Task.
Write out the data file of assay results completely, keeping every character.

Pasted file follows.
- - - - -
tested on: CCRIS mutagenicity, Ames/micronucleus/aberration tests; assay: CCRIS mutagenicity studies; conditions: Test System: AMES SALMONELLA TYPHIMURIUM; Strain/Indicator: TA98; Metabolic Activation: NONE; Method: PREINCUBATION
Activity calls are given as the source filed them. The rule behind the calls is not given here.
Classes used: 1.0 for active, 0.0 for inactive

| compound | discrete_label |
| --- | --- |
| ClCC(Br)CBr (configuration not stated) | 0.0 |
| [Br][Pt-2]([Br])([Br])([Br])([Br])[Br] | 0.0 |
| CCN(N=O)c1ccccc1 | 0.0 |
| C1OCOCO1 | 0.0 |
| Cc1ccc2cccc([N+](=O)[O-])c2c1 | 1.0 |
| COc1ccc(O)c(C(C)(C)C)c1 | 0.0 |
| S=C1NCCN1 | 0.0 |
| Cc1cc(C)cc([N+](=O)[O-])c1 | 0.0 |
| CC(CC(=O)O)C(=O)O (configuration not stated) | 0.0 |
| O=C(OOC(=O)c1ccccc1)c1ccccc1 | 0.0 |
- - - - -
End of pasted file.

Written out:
tested on: CCRIS mutagenicity, Ames/micronucleus/aberration tests; assay: CCRIS mutagenicity studies; conditions: Test System: AMES SALMONELLA TYPHIMURIUM; Strain/Indicator: TA98; Metabolic Activation: NONE; Method: PREINCUBATION
Activity calls are given as the source filed them. The rule behind the calls is not given here.
Classes used: 1.0 for active, 0.0 for inactive

| compound | discrete_label |
| --- | --- |
| ClCC(Br)CBr (configuration not stated) | 0.0 |
| [Br][Pt-2]([Br])([Br])([Br])([Br])[Br] | 0.0 |
| CCN(N=O)c1ccccc1 | 0.0 |
| C1OCOCO1 | 0.0 |
| Cc1ccc2cccc([N+](=O)[O-])c2c1 | 1.0 |
| COc1ccc(O)c(C(C)(C)C)c1 | 0.0 |
| S=C1NCCN1 | 0.0 |
| Cc1cc(C)cc([N+](=O)[O-])c1 | 0.0 |
| CC(CC(=O)O)C(=O)O (configuration not stated) | 0.0 |
| O=C(OOC(=O)c1ccccc1)c1ccccc1 | 0.0 |